My next embedded programming project will involve a single board computer (SBC), rather than a microcontroller. I’ve come across several kinds in my research, but the one that appears to best fit my needs is an Overo from GumStix. It’s a Linux-based SBC that has a variety of add-on boards available. It comes with a pretty decent amount of RAM, runs a very recent kernel, has an 802.11 wireless interface and costs less than $200.
But you have to program it under Linux (well, there’s unofficial Windows CE support from a 3rd party group, but I’d rather stick closer to what the manufacturer provides).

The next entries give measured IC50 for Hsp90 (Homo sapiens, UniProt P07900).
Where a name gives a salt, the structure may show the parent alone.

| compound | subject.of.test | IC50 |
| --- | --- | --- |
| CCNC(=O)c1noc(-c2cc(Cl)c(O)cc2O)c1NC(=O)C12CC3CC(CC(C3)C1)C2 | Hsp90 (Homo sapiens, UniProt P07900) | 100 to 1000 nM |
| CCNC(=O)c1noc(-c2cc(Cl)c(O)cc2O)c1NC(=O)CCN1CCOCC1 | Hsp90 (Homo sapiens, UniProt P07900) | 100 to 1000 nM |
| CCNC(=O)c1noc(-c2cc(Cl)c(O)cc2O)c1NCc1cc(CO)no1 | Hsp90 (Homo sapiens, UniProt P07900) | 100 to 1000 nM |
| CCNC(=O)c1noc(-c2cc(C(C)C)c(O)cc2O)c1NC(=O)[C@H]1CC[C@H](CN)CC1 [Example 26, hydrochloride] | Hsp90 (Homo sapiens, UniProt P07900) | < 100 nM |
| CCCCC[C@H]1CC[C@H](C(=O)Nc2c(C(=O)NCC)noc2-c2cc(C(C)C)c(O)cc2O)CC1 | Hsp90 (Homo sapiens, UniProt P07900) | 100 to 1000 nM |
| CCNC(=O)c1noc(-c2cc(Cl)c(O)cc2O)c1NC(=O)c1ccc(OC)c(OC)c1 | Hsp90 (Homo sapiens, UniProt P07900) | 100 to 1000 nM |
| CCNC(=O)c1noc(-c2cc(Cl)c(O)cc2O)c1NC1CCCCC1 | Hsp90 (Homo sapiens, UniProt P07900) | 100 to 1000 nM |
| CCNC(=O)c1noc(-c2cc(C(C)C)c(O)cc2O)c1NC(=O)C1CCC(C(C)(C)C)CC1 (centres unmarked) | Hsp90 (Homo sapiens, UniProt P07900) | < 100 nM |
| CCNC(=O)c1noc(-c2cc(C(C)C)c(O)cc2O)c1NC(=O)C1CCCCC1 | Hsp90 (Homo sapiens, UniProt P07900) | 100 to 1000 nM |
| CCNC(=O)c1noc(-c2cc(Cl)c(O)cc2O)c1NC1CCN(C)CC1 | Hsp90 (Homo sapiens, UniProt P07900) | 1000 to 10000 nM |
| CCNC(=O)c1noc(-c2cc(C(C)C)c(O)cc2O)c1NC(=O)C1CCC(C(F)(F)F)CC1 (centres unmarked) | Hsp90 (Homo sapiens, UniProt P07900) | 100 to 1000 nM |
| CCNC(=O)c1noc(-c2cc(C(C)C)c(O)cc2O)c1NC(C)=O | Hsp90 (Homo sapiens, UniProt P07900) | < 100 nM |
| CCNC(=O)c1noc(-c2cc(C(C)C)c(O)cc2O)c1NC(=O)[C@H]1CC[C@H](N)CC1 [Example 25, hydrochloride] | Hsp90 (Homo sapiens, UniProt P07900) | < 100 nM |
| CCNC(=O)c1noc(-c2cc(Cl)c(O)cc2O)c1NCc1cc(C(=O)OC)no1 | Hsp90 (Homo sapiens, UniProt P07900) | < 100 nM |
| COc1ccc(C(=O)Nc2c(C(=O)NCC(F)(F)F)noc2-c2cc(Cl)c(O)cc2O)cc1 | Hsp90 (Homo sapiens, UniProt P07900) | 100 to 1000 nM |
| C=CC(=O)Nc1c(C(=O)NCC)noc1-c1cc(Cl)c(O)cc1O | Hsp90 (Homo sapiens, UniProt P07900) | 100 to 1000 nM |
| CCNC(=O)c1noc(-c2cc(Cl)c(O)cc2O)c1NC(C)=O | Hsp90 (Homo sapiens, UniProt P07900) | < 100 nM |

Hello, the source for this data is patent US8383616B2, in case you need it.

That’s a little intimidating — I never really learned to love C or C++, mostly because I could never seem to remember to free allocated memory and found pointer-based expressions rather obscure — but not a show-stopper. Besides, it’ll be fun to see if years of C# programming — where I hardly ever deal with pointers — have given me a better starting point for re-learning C and C++.
I thought the bigger hurdle was going to be setting up remote X11 access to my Linux firewall/router over the LAN. But then I “remembered” I could install Linux in a separate partition on my main system…which fortunately led me to also “remember” that open-source virtual machine technology is pretty far advanced these days, so an even better solution was to install Linux in a VirtualBox VM.
The process was remarkably straightforward, considering how much was going on under the hood. I decided to install Ubuntu because it’s pretty popular, and hence pretty well supported.